‘A Legend Of Tyrone’ And ‘To Ireland’


Women have always played an important role in Irish rebellion. Whether they were active militants, such as Lady Markievicz, or were providing logistical support such as Mary Ann McCracken, or were writing literature, such as our focus today, Ellen O’Leary, the womanhood of Ireland have been to the fore in an ofttimes male-dominated world.

Ellen O’Leary was the sister of the noted Fenian activist, John O’Leary. She was immersed in Republican circles throughout the 1860’s and 70’s, working in support of the Irish Republican Brotherhood. She published quite a lot of revolutionary poetry that is unfortunately not well known today.

In the 1880’s, both Ellen and John played a key role in the revival of Irish nationalist literature. Writers such as W.B. Yeats owe a huge debt of gratitude to the O’Learys for lighting the way. Ellen and John drew upon Ireland’s rich folklore to reconnect with the true Irish identity in face of increasing attempts to exterminate anything that was not in line with the British colonial agenda.

Much of Ellen O’Leary’s poetry is described as Celtic Twilight writing, which involves creating imagery that is magical and/or supernatural. It is easy to see the influence that O’Leary had on Yeats.

The following two poems from this ardent Irish Republican are, ‘A Legend of Tyrone‘ and ‘To Ireland‘. The first is a haunting comment upon the Famine when the Irish were starved by the colonial administration of their nation, before being abandoned to death or emigration. It tells of the return of a deceased mother to care for her children each night, as their drunkard father leaves them alone. The second short verse is as relevant today as it was when it was written all those years ago. It could still serve as a solid battle-cry for Irish Nationalism.

In our modern world, cultural imperialism is all too real. In the Ireland of bygone days it was the British influence that degraded the Irish identity. After the Tan war, the Irish people had an opportunity to reclaim their true heritage, yet Free Stateism saw to it that the new state merely attempted to replicate the ways of their colonial masters.

Today, it is the insidious influence of the USA that is slowly destroying the very nature of Ireland. Irish youth grow up to use US expressions. They adopt US customs and styles of dress. Some have chosen to affect US accents, regardless of the fact that they have never been to that side of the Pond.

Ireland, true Ireland, is being stolen from us as we cheer from the sidelines, apparently oblivious of the damage being done to who we are. Our beautiful native language struggles to survive in a nation where adverts and capitalist media tell us what we should prioritize and how we should think.

Ireland needs women like Ellen O’Leary, and men like Bobby Sands, to once more step forward as a bulwark against the erosion of the Irish identity. If nothing substantial is done, then future generations on this glorious island will be indistinguishable from those to be found in Yonkers, or Boston or LA. At that time, the Irish people will cease to exist, at least in any way that would be recognizable to Ellen O’Leary.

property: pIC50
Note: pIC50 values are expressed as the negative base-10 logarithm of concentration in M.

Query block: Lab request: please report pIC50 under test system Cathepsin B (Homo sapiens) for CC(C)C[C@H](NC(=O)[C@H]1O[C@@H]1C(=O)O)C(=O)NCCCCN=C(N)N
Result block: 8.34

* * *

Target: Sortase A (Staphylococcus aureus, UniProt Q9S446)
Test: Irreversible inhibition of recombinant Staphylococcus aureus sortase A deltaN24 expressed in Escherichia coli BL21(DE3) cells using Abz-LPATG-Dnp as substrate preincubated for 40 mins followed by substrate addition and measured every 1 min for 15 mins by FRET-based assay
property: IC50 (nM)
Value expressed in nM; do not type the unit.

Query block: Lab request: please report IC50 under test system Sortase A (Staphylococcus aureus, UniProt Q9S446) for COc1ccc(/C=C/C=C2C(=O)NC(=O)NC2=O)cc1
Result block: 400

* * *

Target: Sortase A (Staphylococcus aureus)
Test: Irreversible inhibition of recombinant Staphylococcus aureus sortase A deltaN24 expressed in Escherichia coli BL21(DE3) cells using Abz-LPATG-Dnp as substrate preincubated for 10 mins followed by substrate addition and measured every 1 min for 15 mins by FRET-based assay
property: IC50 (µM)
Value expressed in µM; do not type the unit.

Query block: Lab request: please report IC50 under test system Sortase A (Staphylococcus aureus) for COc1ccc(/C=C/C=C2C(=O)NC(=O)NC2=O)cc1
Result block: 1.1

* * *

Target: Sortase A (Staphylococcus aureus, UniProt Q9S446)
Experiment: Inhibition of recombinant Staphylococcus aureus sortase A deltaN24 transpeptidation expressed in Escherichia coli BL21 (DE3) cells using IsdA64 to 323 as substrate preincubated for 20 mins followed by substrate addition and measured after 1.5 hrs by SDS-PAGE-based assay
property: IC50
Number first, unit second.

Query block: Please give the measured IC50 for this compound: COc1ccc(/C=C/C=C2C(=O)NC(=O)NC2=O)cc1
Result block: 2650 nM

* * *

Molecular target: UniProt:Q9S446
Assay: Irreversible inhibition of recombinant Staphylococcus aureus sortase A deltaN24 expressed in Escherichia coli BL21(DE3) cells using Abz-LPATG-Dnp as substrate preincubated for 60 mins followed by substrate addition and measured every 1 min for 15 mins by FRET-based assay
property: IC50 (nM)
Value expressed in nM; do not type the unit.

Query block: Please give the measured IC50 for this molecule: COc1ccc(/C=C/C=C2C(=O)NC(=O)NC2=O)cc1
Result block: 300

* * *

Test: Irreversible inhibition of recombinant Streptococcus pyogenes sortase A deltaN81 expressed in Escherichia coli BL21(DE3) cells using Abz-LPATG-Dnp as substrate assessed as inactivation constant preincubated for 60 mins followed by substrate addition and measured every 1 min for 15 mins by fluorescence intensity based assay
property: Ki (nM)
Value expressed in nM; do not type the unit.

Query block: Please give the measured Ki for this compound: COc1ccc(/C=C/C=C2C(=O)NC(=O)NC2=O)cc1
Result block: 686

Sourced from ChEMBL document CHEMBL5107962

A Legend of Tyrone

Crouched round a bare hearth in hard, frosty weather,
Three lonely helpless weans cling close together;
Tangled those gold locks, once bonnie and bright–
There’s no one to fondle the baby tonight.

“My mammie I want; oh! my mammie I want!
The big tears stream down with the low wailing chant.
Sweet Eily’s slight arms enfold the gold head:
“Poor weeny Willie, sure mammie is dead–

And daddie is crazy from drinking all day–
Come down, holy angels, and take us away!
Eily and Eddie keep kissing and crying–
Outside, the weird winds are sobbing and sighing.

All in a moment the children are still,
Only a quick coo of gladness from Will.
The sheeling no longer seems empty or bare,
For, clothed in soft raiment, the mother stands there.

They gather around her, they cling to her dress;
She rains down soft kisses for each shy caress.
Her light, loving touches smooth out tangled locks,
And, pressed to her bosom, the baby she rocks.

He lies in his cot, there’s a fire on the hearth;
To Eily and Eddy ’tis heaven on earth,
For mother’s deft fingers have been everywhere;
She lulls them to rest in the low suggaun chair.

They gaze open-eyed, then the eyes gently close,
As petals fold into the heart of a rose,
But ope soon again in awe, love, but no fear,
And fondly they murmur, “Our mammie is here.”

She lays them down softly, she wraps them around;
They lie in sweet slumbers, she starts at a sound,
The cock loudly crows, and the spirit’s away–
The drunkard steals in at the dawning of day.

Again and again, ‘tween the dark and the dawn,
Glides in the dead mother to nurse Willie Bawn:
Or is it an angel who sits by the hearth?
An angel in heaven, a mother on earth.

                                                         – Ellen O’Leary

To Ireland

Oh! Ireland, mother Ireland, is it true the tale they tell?
That you shall reign a queen again; it makes my bosom swell
With hope, and joy, and tenderness, to think of you ma stor
Erect, triumphant, happy, free, as in the days of yore…

– Ellen O’Leary

Image result for Ellen O'Leary  (Ellen O’Leary)

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